Monsieur Le Capital creates an artificial nature, which is implied as even more natural than nature. By instituting credit, capital creates the illusion that there can be continual self-creation, instead of an interrupted, episodic self-creation, like nature. The crisis that besets capital is, in fact, cyclical. Madame La Terre reminds us of her existence, and tears to pieces the facade of artificial nature . . .
Creation of credit or money representing claims on future wealth is not the creation of wealth. A lot of wealth has to be found within the earth and recovered, and there is no guarantee that any particular search for it will prove successful.- Roberto Calasso, The Ruin of Kasch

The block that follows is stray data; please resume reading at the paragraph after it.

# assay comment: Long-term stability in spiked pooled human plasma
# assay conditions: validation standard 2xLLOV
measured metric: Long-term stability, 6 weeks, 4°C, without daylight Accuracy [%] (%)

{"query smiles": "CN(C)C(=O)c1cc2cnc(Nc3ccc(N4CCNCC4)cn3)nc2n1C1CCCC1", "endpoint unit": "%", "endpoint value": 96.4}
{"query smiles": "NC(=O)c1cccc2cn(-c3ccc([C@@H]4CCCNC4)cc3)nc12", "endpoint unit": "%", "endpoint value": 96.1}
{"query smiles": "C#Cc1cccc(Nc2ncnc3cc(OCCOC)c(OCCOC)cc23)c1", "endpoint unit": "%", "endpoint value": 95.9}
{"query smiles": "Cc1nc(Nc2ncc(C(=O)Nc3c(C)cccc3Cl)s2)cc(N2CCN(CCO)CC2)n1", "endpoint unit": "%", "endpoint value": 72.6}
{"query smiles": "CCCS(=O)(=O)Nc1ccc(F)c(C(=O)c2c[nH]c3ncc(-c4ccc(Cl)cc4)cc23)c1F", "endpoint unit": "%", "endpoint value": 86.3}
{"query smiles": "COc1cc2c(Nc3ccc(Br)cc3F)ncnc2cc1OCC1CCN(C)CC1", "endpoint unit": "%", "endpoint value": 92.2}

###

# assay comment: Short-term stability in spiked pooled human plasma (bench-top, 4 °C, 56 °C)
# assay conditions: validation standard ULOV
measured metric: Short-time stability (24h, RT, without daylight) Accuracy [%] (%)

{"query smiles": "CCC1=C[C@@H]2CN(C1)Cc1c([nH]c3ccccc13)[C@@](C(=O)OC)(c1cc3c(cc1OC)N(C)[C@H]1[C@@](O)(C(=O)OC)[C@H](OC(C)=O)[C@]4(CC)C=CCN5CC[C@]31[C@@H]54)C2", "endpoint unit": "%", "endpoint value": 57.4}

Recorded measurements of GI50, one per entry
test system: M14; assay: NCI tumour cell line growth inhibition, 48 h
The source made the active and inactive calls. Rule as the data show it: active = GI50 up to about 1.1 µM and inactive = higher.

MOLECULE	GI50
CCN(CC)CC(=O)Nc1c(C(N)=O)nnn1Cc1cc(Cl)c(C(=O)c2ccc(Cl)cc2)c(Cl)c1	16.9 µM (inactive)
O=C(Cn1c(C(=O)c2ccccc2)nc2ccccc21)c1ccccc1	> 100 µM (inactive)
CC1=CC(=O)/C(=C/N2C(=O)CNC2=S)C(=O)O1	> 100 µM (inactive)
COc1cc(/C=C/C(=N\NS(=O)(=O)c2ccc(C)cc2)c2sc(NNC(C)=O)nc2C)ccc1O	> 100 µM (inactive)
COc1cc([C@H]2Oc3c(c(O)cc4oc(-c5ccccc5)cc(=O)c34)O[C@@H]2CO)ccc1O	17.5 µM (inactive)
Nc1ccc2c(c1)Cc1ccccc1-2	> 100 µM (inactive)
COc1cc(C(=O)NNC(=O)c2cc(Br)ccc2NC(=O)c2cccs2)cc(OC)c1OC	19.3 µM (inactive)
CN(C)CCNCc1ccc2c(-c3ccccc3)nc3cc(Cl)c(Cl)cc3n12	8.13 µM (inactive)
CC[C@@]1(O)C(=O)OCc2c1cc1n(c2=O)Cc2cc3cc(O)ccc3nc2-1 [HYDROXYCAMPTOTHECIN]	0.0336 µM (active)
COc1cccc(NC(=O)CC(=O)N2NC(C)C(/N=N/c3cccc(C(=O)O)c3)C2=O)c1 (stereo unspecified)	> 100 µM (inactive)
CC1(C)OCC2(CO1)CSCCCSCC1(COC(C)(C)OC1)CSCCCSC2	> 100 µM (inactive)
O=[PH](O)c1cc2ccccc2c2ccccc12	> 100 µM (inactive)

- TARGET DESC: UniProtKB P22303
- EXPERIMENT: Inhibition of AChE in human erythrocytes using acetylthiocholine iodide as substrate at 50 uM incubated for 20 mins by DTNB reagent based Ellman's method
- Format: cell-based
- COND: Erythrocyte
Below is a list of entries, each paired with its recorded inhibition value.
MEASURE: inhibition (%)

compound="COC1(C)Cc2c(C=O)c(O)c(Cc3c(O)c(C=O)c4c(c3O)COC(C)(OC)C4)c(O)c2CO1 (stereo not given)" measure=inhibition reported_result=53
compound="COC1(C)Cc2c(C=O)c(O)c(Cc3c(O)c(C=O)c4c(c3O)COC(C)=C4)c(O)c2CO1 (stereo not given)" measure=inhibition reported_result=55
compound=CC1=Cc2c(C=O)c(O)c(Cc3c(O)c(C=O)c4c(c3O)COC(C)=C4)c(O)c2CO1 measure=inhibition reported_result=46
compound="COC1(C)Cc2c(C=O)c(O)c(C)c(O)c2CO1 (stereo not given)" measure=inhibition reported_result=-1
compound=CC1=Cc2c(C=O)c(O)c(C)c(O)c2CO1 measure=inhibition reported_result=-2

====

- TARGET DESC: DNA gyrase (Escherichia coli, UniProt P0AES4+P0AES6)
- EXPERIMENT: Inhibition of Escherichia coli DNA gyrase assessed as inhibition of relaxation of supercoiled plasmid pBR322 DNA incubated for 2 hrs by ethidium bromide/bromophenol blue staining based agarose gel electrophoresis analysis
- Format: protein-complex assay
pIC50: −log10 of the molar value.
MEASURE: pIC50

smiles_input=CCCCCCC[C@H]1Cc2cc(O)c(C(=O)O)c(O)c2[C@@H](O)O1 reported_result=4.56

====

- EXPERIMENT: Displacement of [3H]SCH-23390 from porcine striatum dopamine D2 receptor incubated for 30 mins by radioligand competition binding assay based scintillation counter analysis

It is hard for me to know what to make of the book I have cited above. I am not convinced that it is not a practical joke on the reader. As befits a book about the onset of modernity, there are some gems appropriate to our current situation. However, in the book, the onset of modernity is marked by a loss of tradition--especially the tradition of sacrificing youth to the gods.
I don't believe we have done away with sacrificing our youth. It's merely done in a way that isn't as bloody. But they are sacrificed on the altars of corporate wealth.
- - - - - - -
Good news--I am now very busy with a new contract, and will likely be heading off to Sierra Leone in the near future, where I may have a little more time (but less bandwidth) to post the occasional thought. So postings may be quite sparse and a little spare over the next month or so.